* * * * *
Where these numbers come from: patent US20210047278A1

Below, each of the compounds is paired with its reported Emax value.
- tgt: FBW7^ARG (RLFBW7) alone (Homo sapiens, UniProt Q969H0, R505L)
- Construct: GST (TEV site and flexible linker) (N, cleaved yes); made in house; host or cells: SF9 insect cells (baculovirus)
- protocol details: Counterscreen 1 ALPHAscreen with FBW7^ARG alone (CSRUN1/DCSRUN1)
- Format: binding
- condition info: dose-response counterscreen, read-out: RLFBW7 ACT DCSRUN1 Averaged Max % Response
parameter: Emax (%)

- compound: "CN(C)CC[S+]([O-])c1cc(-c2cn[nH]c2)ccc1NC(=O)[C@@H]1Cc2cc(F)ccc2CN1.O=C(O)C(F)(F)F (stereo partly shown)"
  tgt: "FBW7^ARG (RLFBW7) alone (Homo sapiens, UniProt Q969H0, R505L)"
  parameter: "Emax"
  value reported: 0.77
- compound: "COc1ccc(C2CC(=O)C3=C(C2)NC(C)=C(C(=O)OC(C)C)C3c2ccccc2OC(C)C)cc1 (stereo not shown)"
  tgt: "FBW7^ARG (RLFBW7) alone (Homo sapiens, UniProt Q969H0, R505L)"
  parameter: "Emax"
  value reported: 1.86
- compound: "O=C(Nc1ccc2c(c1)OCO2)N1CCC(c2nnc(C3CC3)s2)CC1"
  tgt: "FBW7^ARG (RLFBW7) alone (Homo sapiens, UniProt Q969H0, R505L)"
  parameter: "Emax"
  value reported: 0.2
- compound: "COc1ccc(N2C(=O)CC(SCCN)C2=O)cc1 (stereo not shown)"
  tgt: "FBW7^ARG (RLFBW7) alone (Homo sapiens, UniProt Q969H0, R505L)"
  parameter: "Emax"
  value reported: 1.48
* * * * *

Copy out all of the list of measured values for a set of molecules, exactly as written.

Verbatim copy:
Where these numbers come from: patent US20210047278A1

Below, each of the compounds is paired with its reported Emax value.
- tgt: FBW7^ARG (RLFBW7) alone (Homo sapiens, UniProt Q969H0, R505L)
- Construct: GST (TEV site and flexible linker) (N, cleaved yes); made in house; host or cells: SF9 insect cells (baculovirus)
- protocol details: Counterscreen 1 ALPHAscreen with FBW7^ARG alone (CSRUN1/DCSRUN1)
- Format: binding
- condition info: dose-response counterscreen, read-out: RLFBW7 ACT DCSRUN1 Averaged Max % Response
parameter: Emax (%)

- compound: "CN(C)CC[S+]([O-])c1cc(-c2cn[nH]c2)ccc1NC(=O)[C@@H]1Cc2cc(F)ccc2CN1.O=C(O)C(F)(F)F (stereo partly shown)"
  tgt: "FBW7^ARG (RLFBW7) alone (Homo sapiens, UniProt Q969H0, R505L)"
  parameter: "Emax"
  value reported: 0.77
- compound: "COc1ccc(C2CC(=O)C3=C(C2)NC(C)=C(C(=O)OC(C)C)C3c2ccccc2OC(C)C)cc1 (stereo not shown)"
  tgt: "FBW7^ARG (RLFBW7) alone (Homo sapiens, UniProt Q969H0, R505L)"
  parameter: "Emax"
  value reported: 1.86
- compound: "O=C(Nc1ccc2c(c1)OCO2)N1CCC(c2nnc(C3CC3)s2)CC1"
  tgt: "FBW7^ARG (RLFBW7) alone (Homo sapiens, UniProt Q969H0, R505L)"
  parameter: "Emax"
  value reported: 0.2
- compound: "COc1ccc(N2C(=O)CC(SCCN)C2=O)cc1 (stereo not shown)"
  tgt: "FBW7^ARG (RLFBW7) alone (Homo sapiens, UniProt Q969H0, R505L)"
  parameter: "Emax"
  value reported: 1.48